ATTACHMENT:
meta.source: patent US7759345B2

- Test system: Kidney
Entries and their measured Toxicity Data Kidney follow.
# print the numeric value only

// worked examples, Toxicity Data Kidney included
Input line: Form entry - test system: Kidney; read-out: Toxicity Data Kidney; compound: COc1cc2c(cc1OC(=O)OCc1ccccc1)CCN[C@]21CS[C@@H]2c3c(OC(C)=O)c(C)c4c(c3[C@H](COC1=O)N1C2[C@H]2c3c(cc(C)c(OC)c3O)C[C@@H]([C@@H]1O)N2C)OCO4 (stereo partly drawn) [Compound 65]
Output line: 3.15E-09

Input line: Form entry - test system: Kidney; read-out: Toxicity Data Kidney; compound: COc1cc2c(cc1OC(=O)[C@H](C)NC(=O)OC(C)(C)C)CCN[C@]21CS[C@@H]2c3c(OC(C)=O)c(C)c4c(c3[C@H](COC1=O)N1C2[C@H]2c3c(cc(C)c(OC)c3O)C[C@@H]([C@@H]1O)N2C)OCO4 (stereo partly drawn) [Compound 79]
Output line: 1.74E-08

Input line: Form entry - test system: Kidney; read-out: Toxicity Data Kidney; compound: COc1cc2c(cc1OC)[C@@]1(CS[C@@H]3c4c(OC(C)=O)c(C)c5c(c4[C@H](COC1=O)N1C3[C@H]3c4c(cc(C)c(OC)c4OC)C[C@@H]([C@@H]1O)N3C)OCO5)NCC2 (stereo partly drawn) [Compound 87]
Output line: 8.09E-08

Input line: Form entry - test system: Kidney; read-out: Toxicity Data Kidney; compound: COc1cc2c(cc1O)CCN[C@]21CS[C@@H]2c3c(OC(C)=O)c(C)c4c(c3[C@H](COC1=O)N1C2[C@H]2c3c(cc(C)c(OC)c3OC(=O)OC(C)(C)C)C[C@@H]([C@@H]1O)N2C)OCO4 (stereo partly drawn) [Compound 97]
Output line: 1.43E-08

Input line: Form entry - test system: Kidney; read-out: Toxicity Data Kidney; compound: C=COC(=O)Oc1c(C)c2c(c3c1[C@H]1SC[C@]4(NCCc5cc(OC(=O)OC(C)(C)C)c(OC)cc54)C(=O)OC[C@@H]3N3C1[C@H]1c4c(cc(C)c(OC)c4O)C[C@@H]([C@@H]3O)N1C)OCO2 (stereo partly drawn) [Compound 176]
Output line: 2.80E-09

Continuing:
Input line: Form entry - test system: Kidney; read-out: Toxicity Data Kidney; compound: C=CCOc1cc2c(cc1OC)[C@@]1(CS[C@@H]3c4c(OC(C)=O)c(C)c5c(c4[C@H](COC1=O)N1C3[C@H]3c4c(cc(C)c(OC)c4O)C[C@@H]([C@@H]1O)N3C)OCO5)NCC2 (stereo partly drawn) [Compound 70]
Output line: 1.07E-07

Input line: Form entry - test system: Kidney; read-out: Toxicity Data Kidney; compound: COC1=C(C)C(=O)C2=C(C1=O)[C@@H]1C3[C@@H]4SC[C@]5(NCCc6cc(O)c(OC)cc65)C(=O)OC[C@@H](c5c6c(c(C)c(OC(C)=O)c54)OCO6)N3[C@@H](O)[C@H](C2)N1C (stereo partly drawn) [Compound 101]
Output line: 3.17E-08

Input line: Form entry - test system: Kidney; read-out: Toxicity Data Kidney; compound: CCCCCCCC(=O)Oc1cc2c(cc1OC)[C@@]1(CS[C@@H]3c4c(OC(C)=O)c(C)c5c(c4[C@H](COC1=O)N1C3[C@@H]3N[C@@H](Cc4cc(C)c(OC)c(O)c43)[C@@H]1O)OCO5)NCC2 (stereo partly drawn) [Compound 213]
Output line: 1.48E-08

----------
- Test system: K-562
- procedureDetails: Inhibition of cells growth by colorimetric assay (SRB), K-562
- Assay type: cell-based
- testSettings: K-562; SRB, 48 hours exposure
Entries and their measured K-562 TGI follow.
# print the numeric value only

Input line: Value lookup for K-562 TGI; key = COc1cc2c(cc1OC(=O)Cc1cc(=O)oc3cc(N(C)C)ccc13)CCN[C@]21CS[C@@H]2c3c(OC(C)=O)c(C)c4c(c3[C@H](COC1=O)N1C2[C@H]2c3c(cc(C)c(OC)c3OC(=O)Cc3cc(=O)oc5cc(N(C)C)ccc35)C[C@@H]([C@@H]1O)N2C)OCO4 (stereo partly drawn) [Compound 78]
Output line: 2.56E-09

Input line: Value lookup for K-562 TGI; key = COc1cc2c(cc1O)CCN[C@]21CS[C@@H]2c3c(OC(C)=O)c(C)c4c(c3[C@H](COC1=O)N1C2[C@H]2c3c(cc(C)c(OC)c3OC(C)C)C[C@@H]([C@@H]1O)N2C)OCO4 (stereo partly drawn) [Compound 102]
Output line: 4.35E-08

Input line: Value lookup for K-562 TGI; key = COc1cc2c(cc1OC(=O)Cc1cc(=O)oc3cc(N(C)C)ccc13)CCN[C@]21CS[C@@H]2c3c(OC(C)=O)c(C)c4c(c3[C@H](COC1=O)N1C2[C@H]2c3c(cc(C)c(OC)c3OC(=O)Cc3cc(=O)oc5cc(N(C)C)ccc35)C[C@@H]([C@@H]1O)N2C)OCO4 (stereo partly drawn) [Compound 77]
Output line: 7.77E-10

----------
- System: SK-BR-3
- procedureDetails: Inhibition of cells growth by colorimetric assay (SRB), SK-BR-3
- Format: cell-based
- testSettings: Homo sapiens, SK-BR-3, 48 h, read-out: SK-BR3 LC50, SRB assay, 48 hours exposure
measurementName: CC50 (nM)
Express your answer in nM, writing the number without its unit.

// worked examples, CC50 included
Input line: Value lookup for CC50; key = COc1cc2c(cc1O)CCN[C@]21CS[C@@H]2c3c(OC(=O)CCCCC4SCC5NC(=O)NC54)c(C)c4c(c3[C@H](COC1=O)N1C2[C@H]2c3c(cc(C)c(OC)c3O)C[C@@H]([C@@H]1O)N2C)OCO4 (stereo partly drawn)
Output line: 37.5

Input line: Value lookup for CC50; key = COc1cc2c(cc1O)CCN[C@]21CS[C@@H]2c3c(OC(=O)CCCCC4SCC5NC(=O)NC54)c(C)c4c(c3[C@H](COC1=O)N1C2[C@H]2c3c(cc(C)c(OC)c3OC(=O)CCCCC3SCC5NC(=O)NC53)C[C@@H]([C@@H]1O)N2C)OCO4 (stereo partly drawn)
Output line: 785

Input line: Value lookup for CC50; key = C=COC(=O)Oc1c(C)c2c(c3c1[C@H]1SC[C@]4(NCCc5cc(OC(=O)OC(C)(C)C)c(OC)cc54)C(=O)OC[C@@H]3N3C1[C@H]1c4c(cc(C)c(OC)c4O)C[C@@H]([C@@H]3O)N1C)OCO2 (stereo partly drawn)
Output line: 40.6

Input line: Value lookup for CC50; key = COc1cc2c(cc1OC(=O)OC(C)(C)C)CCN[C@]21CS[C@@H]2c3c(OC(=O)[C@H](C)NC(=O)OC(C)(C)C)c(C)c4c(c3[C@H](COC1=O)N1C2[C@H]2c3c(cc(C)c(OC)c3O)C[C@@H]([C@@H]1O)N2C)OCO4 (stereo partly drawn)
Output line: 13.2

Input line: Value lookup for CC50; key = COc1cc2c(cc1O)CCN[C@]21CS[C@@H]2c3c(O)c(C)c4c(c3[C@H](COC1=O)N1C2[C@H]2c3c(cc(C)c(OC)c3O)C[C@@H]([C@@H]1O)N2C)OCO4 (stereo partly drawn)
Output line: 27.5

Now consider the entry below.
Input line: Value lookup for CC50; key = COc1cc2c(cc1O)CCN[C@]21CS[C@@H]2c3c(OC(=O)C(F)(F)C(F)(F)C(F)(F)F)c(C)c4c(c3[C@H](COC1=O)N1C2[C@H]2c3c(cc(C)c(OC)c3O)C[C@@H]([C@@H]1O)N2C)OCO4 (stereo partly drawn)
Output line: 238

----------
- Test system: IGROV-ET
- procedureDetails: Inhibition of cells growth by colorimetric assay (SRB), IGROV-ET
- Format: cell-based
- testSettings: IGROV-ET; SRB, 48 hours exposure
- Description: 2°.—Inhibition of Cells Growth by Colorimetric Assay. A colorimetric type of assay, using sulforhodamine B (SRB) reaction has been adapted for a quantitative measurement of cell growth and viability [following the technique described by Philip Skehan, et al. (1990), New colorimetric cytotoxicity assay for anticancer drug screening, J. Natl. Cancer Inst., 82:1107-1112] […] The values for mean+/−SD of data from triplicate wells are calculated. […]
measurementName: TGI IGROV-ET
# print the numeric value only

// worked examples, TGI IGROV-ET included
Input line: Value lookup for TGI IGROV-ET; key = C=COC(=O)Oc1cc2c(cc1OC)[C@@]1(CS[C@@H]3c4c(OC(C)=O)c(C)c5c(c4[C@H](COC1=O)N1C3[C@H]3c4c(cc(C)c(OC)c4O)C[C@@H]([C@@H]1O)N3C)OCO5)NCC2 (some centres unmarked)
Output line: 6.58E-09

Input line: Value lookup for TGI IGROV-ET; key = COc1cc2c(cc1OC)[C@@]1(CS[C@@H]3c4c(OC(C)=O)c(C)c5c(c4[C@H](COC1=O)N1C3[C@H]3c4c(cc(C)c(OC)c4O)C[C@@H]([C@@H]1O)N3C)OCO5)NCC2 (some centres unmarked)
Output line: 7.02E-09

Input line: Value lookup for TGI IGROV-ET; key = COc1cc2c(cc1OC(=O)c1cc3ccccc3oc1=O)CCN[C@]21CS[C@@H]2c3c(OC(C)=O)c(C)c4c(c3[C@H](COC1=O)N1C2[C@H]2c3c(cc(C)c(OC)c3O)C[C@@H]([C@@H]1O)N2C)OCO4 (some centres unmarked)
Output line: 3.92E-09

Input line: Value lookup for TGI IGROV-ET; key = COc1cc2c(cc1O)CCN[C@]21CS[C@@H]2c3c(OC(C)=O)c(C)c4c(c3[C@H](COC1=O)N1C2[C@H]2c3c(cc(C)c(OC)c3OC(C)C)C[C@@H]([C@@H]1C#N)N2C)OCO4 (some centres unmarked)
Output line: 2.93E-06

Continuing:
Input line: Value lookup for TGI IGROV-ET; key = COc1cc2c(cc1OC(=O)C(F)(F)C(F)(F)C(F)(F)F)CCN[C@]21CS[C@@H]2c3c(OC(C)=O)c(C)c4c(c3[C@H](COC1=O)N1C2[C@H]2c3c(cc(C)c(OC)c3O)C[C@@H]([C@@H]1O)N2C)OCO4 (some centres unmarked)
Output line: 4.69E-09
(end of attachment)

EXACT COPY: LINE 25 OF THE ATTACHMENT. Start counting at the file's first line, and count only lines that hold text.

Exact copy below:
- procedureDetails: Inhibition of cells growth by colorimetric assay (SRB), K-562